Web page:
If this was my project and I was helping a friend on a budget, I can probably paint a 1000 sq ft of floor with a material cost of 40 cents cents a sq ft, using halfway decent material, but I don't recommend selling these floors, unless your the type that enjoys sleeping with monsters under the bed. But as many have stated, check the condensation, epoxy hates moisture. If you dont have a good water test kit, they cost like $400, then use your best judgement, concrete always has that weird mildue smell when its been wet for a while, so before you waste any money on epoxy make sure your surface is reliable.

Make sure you have an angle grinder, and buy one of those diamond cup wheels. I would recommend renting a concrete polisher with specific pads, unless you dont mind working on knees.
So lets burn our angel grinder out, and grind out all the cracks, use your cup wheel to level out the rigid crack / high / low spots. Grind the whole surface down to get rid of any defects / and imperfections to make it somewhat smooth. Like I said, we are on a budget, so I would instead of going out and buying those expensive overrated 2 tube epoxy crack fillers, that almost never hold up, I would use CAR BONDO! as my crack filler, its really easy and cheap, great for filling cracks and filling craters in the concrete. After you applied your bondo, use the concrete cup wheel to smooth / flush your bondo with the concrete so you have an even surface. This is a very dusty process so make sure you have a shop vac to help clean up.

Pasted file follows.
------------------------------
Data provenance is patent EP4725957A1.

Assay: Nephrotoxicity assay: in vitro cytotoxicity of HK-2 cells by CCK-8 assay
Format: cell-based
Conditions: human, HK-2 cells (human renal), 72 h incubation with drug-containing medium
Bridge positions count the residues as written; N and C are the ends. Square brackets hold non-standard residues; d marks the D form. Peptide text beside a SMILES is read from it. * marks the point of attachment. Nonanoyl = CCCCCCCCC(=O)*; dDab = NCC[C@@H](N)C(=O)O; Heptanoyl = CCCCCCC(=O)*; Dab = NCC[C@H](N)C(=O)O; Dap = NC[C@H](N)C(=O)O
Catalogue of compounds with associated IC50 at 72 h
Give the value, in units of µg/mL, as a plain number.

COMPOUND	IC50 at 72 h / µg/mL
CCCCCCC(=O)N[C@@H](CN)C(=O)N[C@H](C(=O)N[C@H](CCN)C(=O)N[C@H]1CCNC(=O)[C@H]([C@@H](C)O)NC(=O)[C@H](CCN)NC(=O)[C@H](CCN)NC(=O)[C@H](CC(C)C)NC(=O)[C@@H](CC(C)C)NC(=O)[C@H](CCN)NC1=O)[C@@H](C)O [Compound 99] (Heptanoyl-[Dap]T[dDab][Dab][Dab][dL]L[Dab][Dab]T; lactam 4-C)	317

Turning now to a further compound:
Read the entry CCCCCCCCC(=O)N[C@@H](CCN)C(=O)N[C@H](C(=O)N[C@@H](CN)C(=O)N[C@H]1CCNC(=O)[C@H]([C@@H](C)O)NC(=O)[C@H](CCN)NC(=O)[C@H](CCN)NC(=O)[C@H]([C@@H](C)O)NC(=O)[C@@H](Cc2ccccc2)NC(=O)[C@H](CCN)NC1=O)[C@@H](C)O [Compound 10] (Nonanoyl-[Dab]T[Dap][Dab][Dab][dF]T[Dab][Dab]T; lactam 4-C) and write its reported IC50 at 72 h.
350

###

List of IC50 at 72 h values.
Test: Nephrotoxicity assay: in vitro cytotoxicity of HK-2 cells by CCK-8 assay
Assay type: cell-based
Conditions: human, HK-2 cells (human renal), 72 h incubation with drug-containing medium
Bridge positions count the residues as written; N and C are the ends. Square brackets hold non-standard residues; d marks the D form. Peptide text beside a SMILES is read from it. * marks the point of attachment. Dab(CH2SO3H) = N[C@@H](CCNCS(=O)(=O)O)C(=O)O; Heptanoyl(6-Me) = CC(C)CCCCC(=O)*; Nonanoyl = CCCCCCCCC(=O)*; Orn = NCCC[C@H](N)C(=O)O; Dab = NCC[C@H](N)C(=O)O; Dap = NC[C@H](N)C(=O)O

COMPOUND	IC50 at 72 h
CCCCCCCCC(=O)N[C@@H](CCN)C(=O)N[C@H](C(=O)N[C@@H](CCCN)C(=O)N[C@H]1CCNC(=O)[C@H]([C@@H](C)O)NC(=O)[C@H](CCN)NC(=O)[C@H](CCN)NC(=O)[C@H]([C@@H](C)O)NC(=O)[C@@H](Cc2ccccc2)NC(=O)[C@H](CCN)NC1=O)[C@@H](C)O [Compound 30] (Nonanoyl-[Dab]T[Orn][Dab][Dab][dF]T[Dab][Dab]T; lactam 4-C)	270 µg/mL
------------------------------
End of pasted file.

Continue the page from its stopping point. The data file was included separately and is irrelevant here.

Try to find a good epoxy, 2 part A and B, 100% solids is ideal. Call a local paint shop that imports it from China / Canada. I pay around $37 a gallon for a good canadian brand. Or try to make a deal with PPG 2 part 100% solids i get around $42. If your doing a light color with special effects in it, I'd do two coats. But if it's just going to be a simple floor, you can do good with just one coat of a darker color.

Be sure to vacuum everything before installing. As I said before, I do not recommend selling these floors, but using good judgement and the right product, I have had these floor last 5-8 years still looking great. It's a great alternative to covering a crap concrete surface. If anyone wants advice how to install decorative concrete / epoxy. I have over 8 years in poly concrete. feel free to message me, i dont mind helping a fellow contractor.